To summarize, for 2H-TaS2 with a 1 × 1 × 1 unit cell, one cannot obtain the CDW peak at ∼155 cm−1, while for 2H-TaS2 with a 3 × 3 × 1 unit cell, two CDW modes appear at frequencies of 155.6691 cm−1 and 155.6718 cm−1 from ab initio calculations, which are very close to the experimental observations near 155 cm−1. The two CDW modes near 155 cm−1 are shown in animations (see supporting information for details). One is a `breathing' mode with the Ta atoms coming closer to and moving further away from the central S atoms, and the other is a `wiggle' mode with the Ta atoms wiggling back and forth around the S atoms (Amelinckx, 1971[Amelinckx, S. (1971). Phys. Bull. 22, 157.]). The breathing and wiggle CDW modes can be viewed as degenerate modes.

It is worth discussing the origin of the degeneracy of the oscillation frequency for these two modes. To show the vibrational patterns clearly, it is necessary to consider a cell size three times larger in both the a and b directions for the CDW 3 × 3 × 1 unit cell. Fig. 4[link] shows top-down views of the structure, with the directions of the atomic displacements indicated for both the breathing and wiggle modes. The arrows denote the directions along which the atoms oscillate back and forth. Realistically, both Ta and S atoms oscillate, but the displacement is comparatively small for S so we only need to consider the movement of the Ta atoms. Although the Ta atoms apparently oscillate in very different manners for the breathing and wiggle modes, they are indeed the same at the larger scale if we consider the collective motion of individual nearest-atom triangular sub-units defined by three S atoms around one Ta atom. This equivalence can be more clearly recognized if we shift the origin of the wiggle mode by −b/3. Therefore, to analyze the origin of the degenerate frequencies, we only need to focus on the triangular cells, as shown in Fig. 5[link]. The oscillations are regulated by the force exerted by the restorative potentials and can effectively be treated as a system or lattice of Ta atoms connected by several springs. As the lowest-order approximation, we need to consider only the nearest S atoms affecting the spring forces from the Ta—S bonds, and all the spring constants are the same since the S atoms are equidistant. As seen, there are six S atoms around each Ta atom. Since for 2H-TaS2 there is a honeycomb structure from the top view, three S atoms are situated above the other three S atoms, and thus the movements of the Ta atoms for both modes are in-plane and the S atoms can be further simplified by treating them as three in-plane atoms. If the spring constant between the actual S atoms and the Ta atom is K, the combined force of the two vertically aligned S atoms is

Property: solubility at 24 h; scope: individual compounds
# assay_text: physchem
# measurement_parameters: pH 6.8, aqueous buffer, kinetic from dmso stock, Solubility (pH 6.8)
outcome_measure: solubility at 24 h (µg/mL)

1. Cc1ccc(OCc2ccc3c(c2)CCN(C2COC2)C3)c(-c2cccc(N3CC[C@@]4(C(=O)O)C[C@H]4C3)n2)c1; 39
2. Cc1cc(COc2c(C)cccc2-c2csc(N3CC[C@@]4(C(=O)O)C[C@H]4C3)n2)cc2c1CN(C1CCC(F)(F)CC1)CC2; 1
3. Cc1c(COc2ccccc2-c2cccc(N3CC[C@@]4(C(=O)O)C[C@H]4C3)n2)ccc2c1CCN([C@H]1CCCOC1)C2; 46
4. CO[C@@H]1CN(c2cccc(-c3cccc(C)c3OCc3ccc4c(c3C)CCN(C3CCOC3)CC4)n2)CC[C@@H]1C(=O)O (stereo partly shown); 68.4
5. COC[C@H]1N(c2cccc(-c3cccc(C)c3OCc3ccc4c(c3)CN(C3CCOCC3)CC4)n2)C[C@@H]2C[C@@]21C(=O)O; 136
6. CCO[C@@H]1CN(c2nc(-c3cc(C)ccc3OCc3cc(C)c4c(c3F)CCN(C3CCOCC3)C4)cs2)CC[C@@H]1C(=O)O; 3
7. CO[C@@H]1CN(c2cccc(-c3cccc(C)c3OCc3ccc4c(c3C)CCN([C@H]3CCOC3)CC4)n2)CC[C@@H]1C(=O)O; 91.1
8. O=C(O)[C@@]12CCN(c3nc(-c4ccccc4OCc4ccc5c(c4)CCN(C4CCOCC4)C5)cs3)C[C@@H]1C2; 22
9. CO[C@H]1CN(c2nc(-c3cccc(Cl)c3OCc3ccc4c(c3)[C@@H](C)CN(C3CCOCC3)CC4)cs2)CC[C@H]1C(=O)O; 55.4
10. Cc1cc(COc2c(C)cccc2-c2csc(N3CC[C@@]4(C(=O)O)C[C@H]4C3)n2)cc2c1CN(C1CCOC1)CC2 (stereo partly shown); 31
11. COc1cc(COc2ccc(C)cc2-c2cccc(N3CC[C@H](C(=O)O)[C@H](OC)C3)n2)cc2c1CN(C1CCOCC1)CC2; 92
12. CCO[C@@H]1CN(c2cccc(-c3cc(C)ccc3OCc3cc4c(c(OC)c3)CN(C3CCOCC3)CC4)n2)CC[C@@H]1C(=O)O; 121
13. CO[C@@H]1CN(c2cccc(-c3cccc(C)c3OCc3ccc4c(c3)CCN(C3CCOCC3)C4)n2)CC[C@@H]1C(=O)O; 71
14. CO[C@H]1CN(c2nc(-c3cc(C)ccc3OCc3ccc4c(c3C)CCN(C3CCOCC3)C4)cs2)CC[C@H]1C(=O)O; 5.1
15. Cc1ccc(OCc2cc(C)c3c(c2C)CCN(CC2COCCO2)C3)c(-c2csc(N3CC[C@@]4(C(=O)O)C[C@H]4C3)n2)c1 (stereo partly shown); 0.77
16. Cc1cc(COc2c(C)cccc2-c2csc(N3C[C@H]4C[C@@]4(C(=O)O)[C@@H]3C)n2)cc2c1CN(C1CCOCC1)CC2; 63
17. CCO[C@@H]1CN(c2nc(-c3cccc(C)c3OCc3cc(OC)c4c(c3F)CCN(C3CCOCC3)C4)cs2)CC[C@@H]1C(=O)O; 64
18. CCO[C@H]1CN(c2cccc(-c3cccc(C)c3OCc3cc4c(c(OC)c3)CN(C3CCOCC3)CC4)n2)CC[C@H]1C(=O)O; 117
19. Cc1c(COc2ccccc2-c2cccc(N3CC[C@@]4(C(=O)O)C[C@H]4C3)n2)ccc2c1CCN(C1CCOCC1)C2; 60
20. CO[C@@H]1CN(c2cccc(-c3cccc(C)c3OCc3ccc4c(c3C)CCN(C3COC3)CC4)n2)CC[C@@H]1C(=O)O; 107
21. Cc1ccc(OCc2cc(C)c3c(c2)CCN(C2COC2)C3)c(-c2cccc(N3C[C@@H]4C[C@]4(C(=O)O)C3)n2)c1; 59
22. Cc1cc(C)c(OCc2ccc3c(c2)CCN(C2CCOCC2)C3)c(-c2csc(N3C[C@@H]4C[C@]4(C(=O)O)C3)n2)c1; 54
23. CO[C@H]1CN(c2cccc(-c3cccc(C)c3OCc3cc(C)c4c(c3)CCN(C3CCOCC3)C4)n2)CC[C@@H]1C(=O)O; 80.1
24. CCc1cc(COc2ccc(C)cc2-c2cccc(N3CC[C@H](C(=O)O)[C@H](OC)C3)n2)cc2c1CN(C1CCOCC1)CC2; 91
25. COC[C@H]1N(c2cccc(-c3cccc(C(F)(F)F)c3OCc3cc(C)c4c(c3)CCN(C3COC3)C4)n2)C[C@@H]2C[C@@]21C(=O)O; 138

[\left | {\bf F}_{\rm S} \right |= \left | {\bf F}_{\rm S1} + {\bf F}_{\rm S2} \right | = 2 (\cos \theta) \ K \Delta x , \eqno(1)]

[see Fig. 5[link](c)], where |FS1| = |FS2| = KΔx and Δx is the atomic displacement of Ta from its equilibrium point. The contribution from two vertically aligned S atoms is equivalent to an in-plane atom with an effective spring constant k = 2(cos θ) K.

[Figure 4]
Figure 4
The degenerate modes of CDWs in TaS2. Top and side views of the atom displacements are shown for the degenerate (a) breathing CDW mode and (b) wiggle CDW mode. Yellow denotes the sulfur atoms and brown denotes the tantalum atoms.
[Figure 5]
Figure 5
The origin of the degenerate modes of CDWs in TaS2. Top views of the force contributions from the nearby atoms for (a) breathing mode and (b) wiggle mode. (c) A side view of the force contributions from two nearby S atoms on top of each other. (d) The definition of the in-plane vectors along the undistorted lattice bonds.

For the breathing mode shown in Fig. 5[link](a), the Ta atoms oscillate along the line connecting a Ta and an S atom. The net force exerted on the displaced Ta atom is the sum of the spring force from the three neighbouring atoms, which is F = F1 + F2 + F3, where 1, 2 and 3 label the three simplified S atoms and their respective directions. The Ta atom is shifted towards S1 by Δx, and thus F1 = −kΔxv1, where v1 is the unit vector towards atom S1 [Fig. 5[link](d)]. Considering the lowest-order approximation, the spring constant is assumed to be isotropic. Therefore, the effective displacement with respect to atom S2 is